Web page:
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Computer Listening On The Rise

May 12, 2005

Radio is still king, but listening to music on a portable music player, streaming music online and listening to music on a computer show notable increases in 2005

PORT WASHINGTON, NEW YORK, May 12, 2005 - According to the latest MusicLab report from The NPD Group, even though radio, audio devices and music videos on television dominate overall music listening behavior, the computer is an increasingly significant medium for music listening. Computer listening behaviors are all on the rise compared to last year, with listening to music on a portable music player, streaming music online and listening to music on a computer showing the most notable increases.

Radio remains the most popular way to listen to music; however, radio listening actually declined four percent since last year (194 million people aged 13 and over listened to music on the radio in March 2005, versus 203 million who listened in March 2004). By contrast, listening to music stored on a computer rose by 22 percent (63.2 million to 77.2 million), online radio listening increased 18 percent (45.3 million to 53.5 million) and free streaming of online music increased 37 percent (33.7 million to 46.1 million).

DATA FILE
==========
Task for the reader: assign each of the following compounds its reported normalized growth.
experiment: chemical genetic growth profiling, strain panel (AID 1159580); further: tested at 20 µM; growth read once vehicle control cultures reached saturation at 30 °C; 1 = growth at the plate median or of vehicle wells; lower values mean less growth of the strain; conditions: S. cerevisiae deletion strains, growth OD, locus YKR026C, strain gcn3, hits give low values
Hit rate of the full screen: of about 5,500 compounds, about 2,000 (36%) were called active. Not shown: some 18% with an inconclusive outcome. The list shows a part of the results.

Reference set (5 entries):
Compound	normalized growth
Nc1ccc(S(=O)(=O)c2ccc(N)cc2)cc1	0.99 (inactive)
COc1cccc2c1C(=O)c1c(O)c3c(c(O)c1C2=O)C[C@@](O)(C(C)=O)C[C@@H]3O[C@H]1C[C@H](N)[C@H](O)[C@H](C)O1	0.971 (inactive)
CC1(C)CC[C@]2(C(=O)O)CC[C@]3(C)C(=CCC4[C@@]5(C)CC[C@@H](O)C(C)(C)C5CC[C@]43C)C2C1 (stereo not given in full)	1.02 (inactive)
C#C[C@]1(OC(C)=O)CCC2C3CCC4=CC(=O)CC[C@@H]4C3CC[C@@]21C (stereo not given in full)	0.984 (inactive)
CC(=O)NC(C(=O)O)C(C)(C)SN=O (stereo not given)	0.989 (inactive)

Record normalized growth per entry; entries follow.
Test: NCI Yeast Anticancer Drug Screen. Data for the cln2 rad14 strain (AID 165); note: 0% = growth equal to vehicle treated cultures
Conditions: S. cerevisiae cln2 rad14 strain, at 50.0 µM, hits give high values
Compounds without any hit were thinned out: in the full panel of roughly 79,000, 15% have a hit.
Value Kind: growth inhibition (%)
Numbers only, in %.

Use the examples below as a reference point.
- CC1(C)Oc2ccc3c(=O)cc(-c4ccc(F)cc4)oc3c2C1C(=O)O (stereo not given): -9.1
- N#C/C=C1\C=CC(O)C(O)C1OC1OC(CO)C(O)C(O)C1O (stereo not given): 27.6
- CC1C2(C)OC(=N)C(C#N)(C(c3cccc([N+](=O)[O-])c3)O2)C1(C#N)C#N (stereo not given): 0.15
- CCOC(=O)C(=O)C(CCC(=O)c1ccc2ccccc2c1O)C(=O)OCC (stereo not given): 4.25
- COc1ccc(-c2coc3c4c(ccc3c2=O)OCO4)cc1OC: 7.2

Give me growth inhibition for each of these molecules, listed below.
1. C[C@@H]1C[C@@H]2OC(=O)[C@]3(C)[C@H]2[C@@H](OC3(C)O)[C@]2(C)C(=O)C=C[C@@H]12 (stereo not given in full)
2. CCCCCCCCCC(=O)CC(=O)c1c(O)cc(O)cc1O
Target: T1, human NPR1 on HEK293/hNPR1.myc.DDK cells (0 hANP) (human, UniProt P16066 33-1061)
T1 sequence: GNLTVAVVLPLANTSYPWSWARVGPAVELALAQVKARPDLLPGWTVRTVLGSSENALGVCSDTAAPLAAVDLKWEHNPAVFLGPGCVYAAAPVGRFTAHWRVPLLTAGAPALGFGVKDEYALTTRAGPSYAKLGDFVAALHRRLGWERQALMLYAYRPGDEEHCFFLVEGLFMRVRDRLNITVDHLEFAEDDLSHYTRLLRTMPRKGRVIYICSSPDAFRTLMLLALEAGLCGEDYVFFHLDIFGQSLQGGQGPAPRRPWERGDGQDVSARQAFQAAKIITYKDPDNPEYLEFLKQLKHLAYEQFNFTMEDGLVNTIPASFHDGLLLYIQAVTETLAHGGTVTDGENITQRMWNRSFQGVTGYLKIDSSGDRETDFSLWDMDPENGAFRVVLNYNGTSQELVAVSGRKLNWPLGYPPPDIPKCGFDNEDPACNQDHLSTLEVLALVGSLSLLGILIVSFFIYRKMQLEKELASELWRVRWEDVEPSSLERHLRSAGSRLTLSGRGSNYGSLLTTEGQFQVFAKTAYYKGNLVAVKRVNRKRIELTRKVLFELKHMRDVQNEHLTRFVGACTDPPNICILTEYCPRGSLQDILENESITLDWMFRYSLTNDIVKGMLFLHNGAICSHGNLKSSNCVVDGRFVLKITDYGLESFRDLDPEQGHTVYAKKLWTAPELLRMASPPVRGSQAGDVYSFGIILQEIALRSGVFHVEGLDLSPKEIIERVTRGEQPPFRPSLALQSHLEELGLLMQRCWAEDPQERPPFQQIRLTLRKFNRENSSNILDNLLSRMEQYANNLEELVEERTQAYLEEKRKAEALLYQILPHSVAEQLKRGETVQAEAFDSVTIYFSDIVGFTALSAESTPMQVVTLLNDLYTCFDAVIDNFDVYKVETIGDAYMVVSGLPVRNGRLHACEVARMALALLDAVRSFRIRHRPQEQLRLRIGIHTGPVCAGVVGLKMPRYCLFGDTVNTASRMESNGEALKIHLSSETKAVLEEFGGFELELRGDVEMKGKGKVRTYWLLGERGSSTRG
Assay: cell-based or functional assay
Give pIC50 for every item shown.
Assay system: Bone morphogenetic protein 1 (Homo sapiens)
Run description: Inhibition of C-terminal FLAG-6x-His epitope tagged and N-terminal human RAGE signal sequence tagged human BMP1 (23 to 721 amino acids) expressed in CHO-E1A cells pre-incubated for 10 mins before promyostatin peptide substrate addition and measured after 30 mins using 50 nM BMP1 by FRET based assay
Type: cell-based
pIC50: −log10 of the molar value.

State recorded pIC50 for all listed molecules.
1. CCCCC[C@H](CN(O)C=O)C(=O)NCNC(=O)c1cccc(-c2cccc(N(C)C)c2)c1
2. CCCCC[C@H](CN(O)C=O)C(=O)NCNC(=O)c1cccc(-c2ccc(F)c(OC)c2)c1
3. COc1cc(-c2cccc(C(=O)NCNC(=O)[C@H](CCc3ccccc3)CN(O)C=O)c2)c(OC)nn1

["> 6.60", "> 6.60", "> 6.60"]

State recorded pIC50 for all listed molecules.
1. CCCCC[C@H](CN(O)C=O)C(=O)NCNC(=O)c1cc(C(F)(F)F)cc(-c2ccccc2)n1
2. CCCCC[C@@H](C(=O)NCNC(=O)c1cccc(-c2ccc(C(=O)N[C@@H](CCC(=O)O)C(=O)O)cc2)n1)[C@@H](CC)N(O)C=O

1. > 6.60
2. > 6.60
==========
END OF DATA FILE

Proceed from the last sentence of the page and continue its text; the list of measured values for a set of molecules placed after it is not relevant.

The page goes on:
"The rise of digital listening and storage for music continues unabated this year," said Russ Crupnick, president of the NPD Group's Music & Movies division. "Technology companies are providing new tools to consumers in the form of powerful music-enabled PCs and portable music players, music companies are answering the call for more content and consumers are responding positively."

NPD noted a marked increase in consumers ripping music onto their computers: this activity more than doubled (102 percent) since March 2004. The transfer of music to MP3 players also more than doubled (127 percent) since last year, while paying to download music files increased 93 percent. Consumer visits to music Web sites increased seven percent this year over last.

"Music listeners today are faced with a dizzying array of methods for obtaining and listening to music," said Russ Crupnick, president of the NPD Group's Music & Movies division. "Far from inciting confusion, these new technology-driven avenues may be helping consumers sample and enjoy music across a wider variety of music genres."

Source: NPD Group <



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